I see the caves, where doves echo around the walls. It's atmospheric in the quarries – not so nice to think about the thousands of prisoners abandoned in them though. It's all peace and lemon trees now. Best of all is the narrow spike of rock (left as they quarried around it?) which actually appears to have a ruined building on top of it – more fantasy scenery to remember.

I head back to the theatre to sit and contemplate history some more. After some contemplation, though, I become distracted by the tourists arriving, and turn my contemplation to the Italian attitude to holiday snaps. I've noticed this before (I remember a funny couple at Villa Lante, who appeared to be shooting a whole fashion album instead of a holiday snap) and here I become fascinated by the serious posing going on around me. I'm amused by an Italian couple – he's photographing her as she pouts from the stone seating, and there's the usual rigmarole of hair-tossing and showgirl-type posing. To get the photo just right though, he has to take the picture across the path, so what with their fussiness and the processions of passers-by, it's not going at all well. They're not giving up though. Once more she arranges her mane, and pouts like a model. Now they're involving someone else in taking a picture of both of them. Thank goodness they didn't ask me – I'm not sure I could handle that much pressure. As they finally move on, I notice that she's wearing a fashionable clanky belt over her tight jeans, with dangling metal links and discs. It's almost identical to some of the pre-Greek artefacts I saw in the museum earlier.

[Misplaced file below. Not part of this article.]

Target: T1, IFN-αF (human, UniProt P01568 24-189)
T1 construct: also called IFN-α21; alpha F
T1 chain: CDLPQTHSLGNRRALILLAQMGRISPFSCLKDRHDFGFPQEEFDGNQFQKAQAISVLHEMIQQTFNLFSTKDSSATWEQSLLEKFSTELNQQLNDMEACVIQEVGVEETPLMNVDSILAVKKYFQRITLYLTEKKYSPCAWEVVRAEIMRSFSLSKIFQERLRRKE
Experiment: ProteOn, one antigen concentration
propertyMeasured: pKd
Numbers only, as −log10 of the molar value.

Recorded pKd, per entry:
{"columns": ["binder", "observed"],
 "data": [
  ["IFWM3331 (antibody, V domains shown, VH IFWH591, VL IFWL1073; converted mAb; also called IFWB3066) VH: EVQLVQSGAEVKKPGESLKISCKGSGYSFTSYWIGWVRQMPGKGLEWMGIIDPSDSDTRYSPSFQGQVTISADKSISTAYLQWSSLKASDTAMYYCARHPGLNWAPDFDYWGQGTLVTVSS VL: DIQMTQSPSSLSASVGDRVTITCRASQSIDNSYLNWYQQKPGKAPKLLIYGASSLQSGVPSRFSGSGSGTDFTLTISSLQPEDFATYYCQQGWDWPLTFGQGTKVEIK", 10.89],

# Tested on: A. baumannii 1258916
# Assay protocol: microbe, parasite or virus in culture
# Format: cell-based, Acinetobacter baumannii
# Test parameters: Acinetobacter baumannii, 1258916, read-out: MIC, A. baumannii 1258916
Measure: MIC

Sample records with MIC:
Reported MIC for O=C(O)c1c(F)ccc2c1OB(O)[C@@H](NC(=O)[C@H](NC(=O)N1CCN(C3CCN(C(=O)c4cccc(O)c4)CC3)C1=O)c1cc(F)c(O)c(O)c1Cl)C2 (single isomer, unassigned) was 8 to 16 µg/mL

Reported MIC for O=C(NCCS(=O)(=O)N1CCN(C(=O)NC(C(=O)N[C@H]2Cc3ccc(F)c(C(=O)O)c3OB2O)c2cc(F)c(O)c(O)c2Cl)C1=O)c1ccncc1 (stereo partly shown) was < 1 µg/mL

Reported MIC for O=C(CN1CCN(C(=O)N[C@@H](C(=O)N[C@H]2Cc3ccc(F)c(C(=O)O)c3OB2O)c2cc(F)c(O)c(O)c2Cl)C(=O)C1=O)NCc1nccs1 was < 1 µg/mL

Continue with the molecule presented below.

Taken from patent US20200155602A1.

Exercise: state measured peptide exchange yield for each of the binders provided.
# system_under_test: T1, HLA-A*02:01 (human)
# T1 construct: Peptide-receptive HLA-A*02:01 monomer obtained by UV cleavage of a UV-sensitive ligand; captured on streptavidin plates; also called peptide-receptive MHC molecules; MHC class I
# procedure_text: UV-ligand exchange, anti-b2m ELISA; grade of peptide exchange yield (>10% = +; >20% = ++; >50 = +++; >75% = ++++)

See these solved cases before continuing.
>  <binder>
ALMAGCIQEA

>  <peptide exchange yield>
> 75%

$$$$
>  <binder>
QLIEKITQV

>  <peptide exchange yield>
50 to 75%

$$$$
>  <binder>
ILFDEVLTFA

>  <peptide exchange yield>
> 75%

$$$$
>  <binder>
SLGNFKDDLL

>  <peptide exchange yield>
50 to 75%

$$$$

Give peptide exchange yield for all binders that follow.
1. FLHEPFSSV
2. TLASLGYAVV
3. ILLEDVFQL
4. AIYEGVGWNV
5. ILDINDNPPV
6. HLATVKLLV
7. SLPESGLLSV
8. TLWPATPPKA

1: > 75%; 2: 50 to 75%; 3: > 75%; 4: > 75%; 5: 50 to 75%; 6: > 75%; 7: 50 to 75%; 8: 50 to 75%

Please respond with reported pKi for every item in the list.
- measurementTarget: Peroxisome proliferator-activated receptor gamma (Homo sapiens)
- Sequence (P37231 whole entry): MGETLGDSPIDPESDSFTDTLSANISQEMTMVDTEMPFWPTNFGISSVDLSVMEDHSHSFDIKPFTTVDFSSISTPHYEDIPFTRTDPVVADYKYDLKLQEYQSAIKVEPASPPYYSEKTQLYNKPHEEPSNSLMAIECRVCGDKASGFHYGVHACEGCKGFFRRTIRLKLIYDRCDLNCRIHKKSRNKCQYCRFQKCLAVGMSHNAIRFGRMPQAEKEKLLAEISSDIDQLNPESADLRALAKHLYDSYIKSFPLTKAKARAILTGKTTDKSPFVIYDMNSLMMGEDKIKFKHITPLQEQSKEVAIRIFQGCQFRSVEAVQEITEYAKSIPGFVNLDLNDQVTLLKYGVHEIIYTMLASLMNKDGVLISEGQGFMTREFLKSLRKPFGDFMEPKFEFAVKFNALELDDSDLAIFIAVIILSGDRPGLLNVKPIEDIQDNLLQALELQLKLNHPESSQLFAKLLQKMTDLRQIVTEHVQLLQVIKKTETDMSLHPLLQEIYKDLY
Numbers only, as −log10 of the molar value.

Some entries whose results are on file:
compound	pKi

Some of the caves here, above the theatre and by the nymphaeum, remind me of the Etruscan tombs at Cerveteri – they have the same stone 'beds' in them. I'm not very clear about the order of development here. Would they have been tombs? In use at the same time as the theatre? What would the area have looked like? I re-read my guidebook and worry that I have missed the 'altar' outside the archaeological park entrance. Then I realise that I didn't miss it at all – it's not a table-sized structure, but that vast arena-scale edifice .

It's getting noisy now as an Italian tour group is enveloping me. More photo madness. A young man takes pictures of himself with his mobile phone. A family is forcing their little daughter to participate in a family shot, getting a passer by to take the photo. The girl is complaining and crying and trying to escape, but to no avail. I wonder if she's the same little girl who was upset in the museum earlier.

I move on. After the expanding crowds at the main site (glad I'm here in March: I bet most of the year is much busier), the Roman amphitheatre is very peaceful. It's very cool, too. Just abandoned, under long green grass, several types of yellow flower, purple flowers, white clover, purple-headed thistles, small, pale star-shaped blooms, a variety of grasses. Birds twittering, insects humming. My guidebook says that the basin lined in large square stones was for blood. There's no whistle-blowing attendant in sight, so speculatively I follow a small path around the outside of the arena, hoping to find away into the centre. No luck. The well-preserved entrances are barred with wooden barricades. A stick has been removed from one of them. If I was the adventurous kind, I guess I'd befriend the local youths, and come back at night to clamber in.

Part Three: Ortigia and too much Italian TV